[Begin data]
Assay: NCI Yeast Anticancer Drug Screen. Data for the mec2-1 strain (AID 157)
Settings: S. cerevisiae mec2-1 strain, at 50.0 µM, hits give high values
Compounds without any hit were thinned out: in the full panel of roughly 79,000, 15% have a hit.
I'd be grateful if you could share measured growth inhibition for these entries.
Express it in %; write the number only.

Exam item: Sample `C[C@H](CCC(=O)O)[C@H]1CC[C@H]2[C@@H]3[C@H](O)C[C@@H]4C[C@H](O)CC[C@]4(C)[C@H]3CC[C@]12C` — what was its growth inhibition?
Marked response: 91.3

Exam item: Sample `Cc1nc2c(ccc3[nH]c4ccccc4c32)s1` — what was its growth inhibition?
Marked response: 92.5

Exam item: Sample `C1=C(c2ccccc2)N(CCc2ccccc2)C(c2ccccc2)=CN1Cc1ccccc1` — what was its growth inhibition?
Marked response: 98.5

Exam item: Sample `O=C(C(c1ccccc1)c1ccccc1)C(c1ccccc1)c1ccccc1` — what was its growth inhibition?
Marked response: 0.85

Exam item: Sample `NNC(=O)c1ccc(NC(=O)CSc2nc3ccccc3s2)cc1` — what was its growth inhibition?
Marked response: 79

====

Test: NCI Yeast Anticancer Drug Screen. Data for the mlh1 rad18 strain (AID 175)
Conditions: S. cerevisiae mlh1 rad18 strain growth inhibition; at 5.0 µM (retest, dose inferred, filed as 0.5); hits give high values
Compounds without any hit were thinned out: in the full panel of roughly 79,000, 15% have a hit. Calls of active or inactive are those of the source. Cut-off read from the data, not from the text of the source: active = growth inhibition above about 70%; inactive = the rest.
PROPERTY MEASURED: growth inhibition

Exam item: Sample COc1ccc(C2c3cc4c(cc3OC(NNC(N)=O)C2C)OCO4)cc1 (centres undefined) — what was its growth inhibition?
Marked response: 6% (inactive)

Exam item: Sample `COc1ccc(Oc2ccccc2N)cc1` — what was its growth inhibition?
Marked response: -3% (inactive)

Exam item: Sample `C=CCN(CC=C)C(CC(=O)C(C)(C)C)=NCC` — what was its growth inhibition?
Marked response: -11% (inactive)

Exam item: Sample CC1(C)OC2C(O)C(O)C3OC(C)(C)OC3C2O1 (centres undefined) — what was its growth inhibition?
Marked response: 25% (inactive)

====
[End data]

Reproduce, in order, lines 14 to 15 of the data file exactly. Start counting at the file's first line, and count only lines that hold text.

Exam item: Sample `NNC(=O)c1ccc(NC(=O)CSc2nc3ccccc3s2)cc1` — what was its growth inhibition?
Marked response: 79